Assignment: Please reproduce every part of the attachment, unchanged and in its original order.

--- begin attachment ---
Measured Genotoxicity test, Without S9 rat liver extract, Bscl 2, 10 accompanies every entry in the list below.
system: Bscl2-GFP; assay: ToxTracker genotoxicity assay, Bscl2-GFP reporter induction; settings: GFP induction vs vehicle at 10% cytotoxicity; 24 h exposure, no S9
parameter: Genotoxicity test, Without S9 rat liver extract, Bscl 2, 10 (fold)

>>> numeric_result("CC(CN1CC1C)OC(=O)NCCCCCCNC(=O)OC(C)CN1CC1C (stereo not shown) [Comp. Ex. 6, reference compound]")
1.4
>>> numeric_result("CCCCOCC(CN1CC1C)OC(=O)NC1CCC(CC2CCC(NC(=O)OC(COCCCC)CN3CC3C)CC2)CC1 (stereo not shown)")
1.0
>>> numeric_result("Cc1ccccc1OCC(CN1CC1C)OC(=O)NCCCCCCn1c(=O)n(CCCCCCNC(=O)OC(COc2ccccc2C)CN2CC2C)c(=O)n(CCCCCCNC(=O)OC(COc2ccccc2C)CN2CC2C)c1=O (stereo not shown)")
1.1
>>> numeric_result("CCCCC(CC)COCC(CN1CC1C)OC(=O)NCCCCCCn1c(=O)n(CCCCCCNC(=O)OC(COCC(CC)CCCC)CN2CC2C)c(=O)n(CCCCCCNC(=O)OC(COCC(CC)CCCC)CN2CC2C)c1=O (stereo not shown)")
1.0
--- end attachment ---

Measured Genotoxicity test, Without S9 rat liver extract, Bscl 2, 10 accompanies every entry in the list below.
system: Bscl2-GFP; assay: ToxTracker genotoxicity assay, Bscl2-GFP reporter induction; settings: GFP induction vs vehicle at 10% cytotoxicity; 24 h exposure, no S9
parameter: Genotoxicity test, Without S9 rat liver extract, Bscl 2, 10 (fold)

>>> numeric_result("CC(CN1CC1C)OC(=O)NCCCCCCNC(=O)OC(C)CN1CC1C (stereo not shown) [Comp. Ex. 6, reference compound]")
1.4
>>> numeric_result("CCCCOCC(CN1CC1C)OC(=O)NC1CCC(CC2CCC(NC(=O)OC(COCCCC)CN3CC3C)CC2)CC1 (stereo not shown)")
1.0
>>> numeric_result("Cc1ccccc1OCC(CN1CC1C)OC(=O)NCCCCCCn1c(=O)n(CCCCCCNC(=O)OC(COc2ccccc2C)CN2CC2C)c(=O)n(CCCCCCNC(=O)OC(COc2ccccc2C)CN2CC2C)c1=O (stereo not shown)")
1.1
>>> numeric_result("CCCCC(CC)COCC(CN1CC1C)OC(=O)NCCCCCCn1c(=O)n(CCCCCCNC(=O)OC(COCC(CC)CCCC)CN2CC2C)c(=O)n(CCCCCCNC(=O)OC(COCC(CC)CCCC)CN2CC2C)c1=O (stereo not shown)")
1.0